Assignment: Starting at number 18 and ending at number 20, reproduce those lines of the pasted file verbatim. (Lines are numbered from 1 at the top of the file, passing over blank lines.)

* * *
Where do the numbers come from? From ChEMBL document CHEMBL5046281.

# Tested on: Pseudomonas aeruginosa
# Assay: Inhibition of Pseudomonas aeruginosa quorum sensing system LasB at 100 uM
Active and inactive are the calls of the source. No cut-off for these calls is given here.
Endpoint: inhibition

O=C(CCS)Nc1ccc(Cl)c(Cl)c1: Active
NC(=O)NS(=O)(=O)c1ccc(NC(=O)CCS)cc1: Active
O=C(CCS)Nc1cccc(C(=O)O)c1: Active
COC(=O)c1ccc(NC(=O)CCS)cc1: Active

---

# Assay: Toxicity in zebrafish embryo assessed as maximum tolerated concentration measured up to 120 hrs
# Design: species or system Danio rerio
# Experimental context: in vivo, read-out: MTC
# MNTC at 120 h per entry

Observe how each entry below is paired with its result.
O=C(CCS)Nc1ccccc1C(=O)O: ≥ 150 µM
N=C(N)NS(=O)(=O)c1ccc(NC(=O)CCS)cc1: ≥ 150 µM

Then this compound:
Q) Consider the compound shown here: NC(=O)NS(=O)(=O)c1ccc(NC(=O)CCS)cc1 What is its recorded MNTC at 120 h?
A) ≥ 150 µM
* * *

Then this compound:
Q) Consider the compound shown here: NC(=O)NS(=O)(=O)c1ccc(NC(=O)CCS)cc1 What is its recorded MNTC at 120 h?
A) ≥ 150 µM